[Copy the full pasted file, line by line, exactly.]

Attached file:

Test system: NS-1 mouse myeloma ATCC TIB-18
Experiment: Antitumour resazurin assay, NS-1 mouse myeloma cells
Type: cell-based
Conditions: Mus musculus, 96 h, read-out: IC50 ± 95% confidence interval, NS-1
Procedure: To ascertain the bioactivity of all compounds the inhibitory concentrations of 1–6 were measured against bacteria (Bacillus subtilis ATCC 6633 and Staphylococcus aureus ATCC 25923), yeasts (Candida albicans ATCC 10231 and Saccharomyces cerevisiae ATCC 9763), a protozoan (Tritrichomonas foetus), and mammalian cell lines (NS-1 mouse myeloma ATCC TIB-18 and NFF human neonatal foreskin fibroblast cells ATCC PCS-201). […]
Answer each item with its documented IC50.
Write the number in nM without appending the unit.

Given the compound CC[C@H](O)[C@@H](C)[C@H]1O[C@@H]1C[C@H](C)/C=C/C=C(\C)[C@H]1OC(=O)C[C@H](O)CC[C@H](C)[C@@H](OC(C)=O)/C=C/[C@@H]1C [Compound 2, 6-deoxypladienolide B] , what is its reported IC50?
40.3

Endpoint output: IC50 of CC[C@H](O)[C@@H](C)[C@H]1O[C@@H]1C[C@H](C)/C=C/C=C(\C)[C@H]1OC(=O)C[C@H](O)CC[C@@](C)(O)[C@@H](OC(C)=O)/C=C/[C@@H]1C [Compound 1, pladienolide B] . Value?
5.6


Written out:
Test system: NS-1 mouse myeloma ATCC TIB-18
Experiment: Antitumour resazurin assay, NS-1 mouse myeloma cells
Type: cell-based
Conditions: Mus musculus, 96 h, read-out: IC50 ± 95% confidence interval, NS-1
Procedure: To ascertain the bioactivity of all compounds the inhibitory concentrations of 1–6 were measured against bacteria (Bacillus subtilis ATCC 6633 and Staphylococcus aureus ATCC 25923), yeasts (Candida albicans ATCC 10231 and Saccharomyces cerevisiae ATCC 9763), a protozoan (Tritrichomonas foetus), and mammalian cell lines (NS-1 mouse myeloma ATCC TIB-18 and NFF human neonatal foreskin fibroblast cells ATCC PCS-201). […]
Answer each item with its documented IC50.
Write the number in nM without appending the unit.

Given the compound CC[C@H](O)[C@@H](C)[C@H]1O[C@@H]1C[C@H](C)/C=C/C=C(\C)[C@H]1OC(=O)C[C@H](O)CC[C@H](C)[C@@H](OC(C)=O)/C=C/[C@@H]1C [Compound 2, 6-deoxypladienolide B] , what is its reported IC50?
40.3

Endpoint output: IC50 of CC[C@H](O)[C@@H](C)[C@H]1O[C@@H]1C[C@H](C)/C=C/C=C(\C)[C@H]1OC(=O)C[C@H](O)CC[C@@](C)(O)[C@@H](OC(C)=O)/C=C/[C@@H]1C [Compound 1, pladienolide B] . Value?
5.6